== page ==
At the 2013 National Radio Conference radio’s Jules Lund told the audience how to make content go viral on social media in order to build a tribe or following for a brand.
In the few weeks that followed Lund’s talk – it became entirely redundant, because Facebook killed Edgerank – the algorithm used to prioritise Facebook posts relevant to the user.
“Not only can Facebook detect viral content, but it can block it,” Lund told the 2014 National Radio Conference on Friday.
Following the demise of EdgeRank, the organic reach of every single brand page dropped to an average of 2%. “So if you had 100 fans, Facebook would only deliver your content to two of them,” said Lund.
At this year’s conference, Lund asked: ‘How does a brand reach consumers via social media?’ “Write a cheque,” he said.
“This is the business model we should have seen coming,” he said. Many businesses were relishing in the fact they could reach thousands and millions of fans for free. But Lund quipped: “The first hit was for free – now little junkies, you’ve gotta cough up.”
To explain the change in the social media marketing model, Lund used this analogy: “Imagine Channel Nine spending millions to create The Block. They then spend millions in marketing, which works, because millions of people are watching. But then imagine that the TV screen introduces a pay wall – so that the only way content reaches the audience is if Channel Nine pay that screen a shit load of cash. Then imagine how much money that screen would make from all of Channel Nine’s content. Now imagine the money that screen would make charging every channel in every country in the world. People paying shitloads to reach their own audience.”
Lund made the argument that every single brand page on Facebook is its own channel. “There are 21 million of them and it’s growing one million a month – all of them are paying to reach their own audience,” explained Lund. It’s a development by Facebook that Lund admitted is “fucking genius”.
Unlike a few years back when sharing pics, clips and articles was quite labour intensive, now everyone has smartphones and can post at the tap of a button. People are only collecting more friends and liking more pages, so as many as 15,000 potential stories can appear at any time they log in. As a result, competition in the newsfeed is increasing
Lund believes the only way around the monetisation of social media as a marketing tool is by buying reach. “It’s a trend that isn’t going away anytime soon,” he says. Twitter does a similar thing with promoted posts on its self-serve ad platform and the platform is working toward making user timelines more relevant which will encourage brands to pay for reach.
And many other social platforms, which were previously ad-free are now – or soon to become – monetised. These social platforms are able to deliver incredibly targeted advertising because of the access of big data, which is made easily accessible because of the information stored in an individual’s smart phone.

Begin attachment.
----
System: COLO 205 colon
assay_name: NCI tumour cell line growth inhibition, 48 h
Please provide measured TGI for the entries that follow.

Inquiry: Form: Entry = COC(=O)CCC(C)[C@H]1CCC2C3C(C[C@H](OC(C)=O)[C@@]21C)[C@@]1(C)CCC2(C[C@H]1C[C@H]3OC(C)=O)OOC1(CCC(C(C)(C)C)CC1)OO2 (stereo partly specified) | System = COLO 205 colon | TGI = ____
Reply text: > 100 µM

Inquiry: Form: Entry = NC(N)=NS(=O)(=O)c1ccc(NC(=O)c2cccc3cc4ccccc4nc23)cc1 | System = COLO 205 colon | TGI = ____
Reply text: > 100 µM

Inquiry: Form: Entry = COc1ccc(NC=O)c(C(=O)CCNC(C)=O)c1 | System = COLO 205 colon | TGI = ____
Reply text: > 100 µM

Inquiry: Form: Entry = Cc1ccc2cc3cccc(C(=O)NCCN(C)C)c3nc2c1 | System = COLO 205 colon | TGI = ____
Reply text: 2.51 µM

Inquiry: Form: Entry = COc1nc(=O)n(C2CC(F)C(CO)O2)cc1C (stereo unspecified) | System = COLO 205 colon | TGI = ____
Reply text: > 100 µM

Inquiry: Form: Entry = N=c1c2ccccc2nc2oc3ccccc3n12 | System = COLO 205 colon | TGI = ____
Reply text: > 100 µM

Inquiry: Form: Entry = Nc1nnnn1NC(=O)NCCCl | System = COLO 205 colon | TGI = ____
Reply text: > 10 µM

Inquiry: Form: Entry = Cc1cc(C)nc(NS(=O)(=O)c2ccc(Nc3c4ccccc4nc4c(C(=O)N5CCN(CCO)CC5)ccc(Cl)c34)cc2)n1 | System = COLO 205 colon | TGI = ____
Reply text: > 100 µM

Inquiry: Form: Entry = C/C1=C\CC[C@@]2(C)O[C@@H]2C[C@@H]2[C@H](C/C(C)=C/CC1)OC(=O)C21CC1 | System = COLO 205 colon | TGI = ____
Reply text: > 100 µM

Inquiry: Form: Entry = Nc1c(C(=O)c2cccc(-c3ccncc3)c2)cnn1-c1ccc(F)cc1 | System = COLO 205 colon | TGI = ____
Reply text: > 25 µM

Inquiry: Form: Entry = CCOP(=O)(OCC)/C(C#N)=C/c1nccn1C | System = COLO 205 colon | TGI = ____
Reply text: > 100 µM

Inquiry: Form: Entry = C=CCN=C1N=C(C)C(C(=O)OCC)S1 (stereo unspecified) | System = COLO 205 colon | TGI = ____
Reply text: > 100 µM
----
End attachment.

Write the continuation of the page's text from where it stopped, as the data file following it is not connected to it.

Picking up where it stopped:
Lund calls big data “the gold rush of the 21st Century” but he insists consumers can make this work for them too. He said: “If I don’t have to sit through hundreds of tampon ads while watching The Bachelor, then that’s good. My smart TV will know I’m sitting there and will advertise to me locally because of the information it receives from my phone. I might get an ad for a nachos pizza at my favourite take away joint around the corner.”
Lund referenced a quote from his colleague, Clive Dickens, the outgoing director of digital and innovation at Southern Cross Austereo, who happened to be in the audience at the conference. Dickens had previously said: “Those who want to remain anonymous will simply have to write a cheque, so life will be more expensive for them. For those who can get over the creep-factor, they’ll have a more enriched content experience.”
In order to bring it back to ROI on social media as a marketing tool, Lund said he isn’t certain about how to achieve this. He said: “Using social to drag people to your site is a dying strategy.” He believes the best way for a brand to gain reach is by brands and influencers teaming up to promote a campaign.
“Traditionally, influencers were celebrities but in the digital world, it can be anyone with a fan base,” said Lund. The likely audience of a branded post will see it a mile away “and not give a shit,” he added.
Lund referred to a recent documentary he had watched called Generation Like and used the example of Tyler Oakley, a member of Generation Like as an example of a digital influencer. Oakley uses his presence on YouTube (his 5.5 million subscribers) to promote products and gets paid by brands to do so.
Lund believes brands partnering with influencers will be the future of social media marketing, because the influencers themselves are users of that particular brand. “There is no better endorsement than products you’ve already bought.”